What Replaces Christianity? | Fr. James V. Schall, S.J. | CWR
A general outline of what is replacing Christianity as the public order of the old Christendom and its overseas enclaves
We often hear expressions like “the post-Christian era” to describe the time we live in. Just as Christianity preserved many pagan practices, a “post-Christian era” will retain many Christian customs and ideas. They will usually be disguised under different names or explanations. We will notice a pseudo-heaven and hell, an explanation for sin not based on free will, an inner-worldly immortality of sorts, an evil and a good in Manichean fashion.
But a post-Christian age will invent new names and explanations for them. It will logically “develop” ideas into a new form or synthesis that is anything but Christian. To know what a post-Christian era might mean, no doubt, it is helpful to know what Christianity is and maintains. And this knowledge, in spite of the General Catechism, is not easy to come by today. We used to talk of Christian “heresies”. These were explanations of one or other Christian idea in a different, erroneous, or inaccurate way. But the heretic generally did not disagree with the whole corpus of Christian ideas. In fact, he thought he was giving a better explanation of those ideas and beliefs.
What “replaces” Christianity, we can assume, will want to appear to itself, at least, to be logically coherent. It will claim to explain human life and its earthly condition, usually in what is called a “scientific” way. Indeed, that will be one of its basic propositions, namely, that everything can be explained by scientific method. What cannot be so explained will be said not to exist, or not to be worth studying. Scientific method itself depends on quantity and mathematics based on it. If reality also contains things that are not quantifiable, that can be reached by other methods, these facts will be denied or ignored.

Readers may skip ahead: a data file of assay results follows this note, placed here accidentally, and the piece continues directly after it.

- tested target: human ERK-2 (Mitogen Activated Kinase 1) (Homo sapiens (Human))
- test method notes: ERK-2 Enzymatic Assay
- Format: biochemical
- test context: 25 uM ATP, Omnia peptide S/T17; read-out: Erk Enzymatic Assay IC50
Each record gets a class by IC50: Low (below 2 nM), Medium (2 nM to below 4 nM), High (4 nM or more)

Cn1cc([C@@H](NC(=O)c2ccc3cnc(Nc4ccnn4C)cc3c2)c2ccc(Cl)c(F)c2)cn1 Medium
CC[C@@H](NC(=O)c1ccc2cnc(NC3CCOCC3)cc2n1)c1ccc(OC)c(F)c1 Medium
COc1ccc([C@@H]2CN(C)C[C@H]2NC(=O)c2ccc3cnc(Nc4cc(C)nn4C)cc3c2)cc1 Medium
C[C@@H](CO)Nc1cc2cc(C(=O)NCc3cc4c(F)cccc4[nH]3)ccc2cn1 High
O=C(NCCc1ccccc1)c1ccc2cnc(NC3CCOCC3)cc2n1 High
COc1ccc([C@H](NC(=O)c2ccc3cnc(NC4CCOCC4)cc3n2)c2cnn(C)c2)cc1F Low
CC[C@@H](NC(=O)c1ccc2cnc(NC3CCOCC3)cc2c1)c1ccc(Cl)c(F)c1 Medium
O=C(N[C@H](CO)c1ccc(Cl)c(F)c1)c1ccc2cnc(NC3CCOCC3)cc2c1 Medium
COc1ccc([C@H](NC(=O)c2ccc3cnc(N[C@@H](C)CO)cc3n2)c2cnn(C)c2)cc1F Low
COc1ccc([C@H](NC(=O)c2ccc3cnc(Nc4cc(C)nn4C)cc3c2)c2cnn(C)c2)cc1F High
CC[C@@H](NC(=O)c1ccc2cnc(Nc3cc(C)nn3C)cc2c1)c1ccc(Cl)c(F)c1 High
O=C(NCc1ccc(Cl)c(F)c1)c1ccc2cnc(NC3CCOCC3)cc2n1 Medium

What are the most obvious tenets to a world-view that replaces Christianity? I would begin by pointing out that other world-views like Islam, which also intend to replace Christianity, have remained pretty much consistent with themselves over the centuries. It is true that Islam can be considered a New Testament, or better Old Testament heresy. Most of its ideas were present in some form before its arrival on the scene in the seventh century. And Islam is indeed one of the major candidates to replace Christianity in many parts of the world, as it did in the early years of the Muslim conquest of Persia, North Africa, the Holy Land, and across the central Asian plains to parts of India.
One way to look at this issue would be to consult birth-rates among various nations and peoples.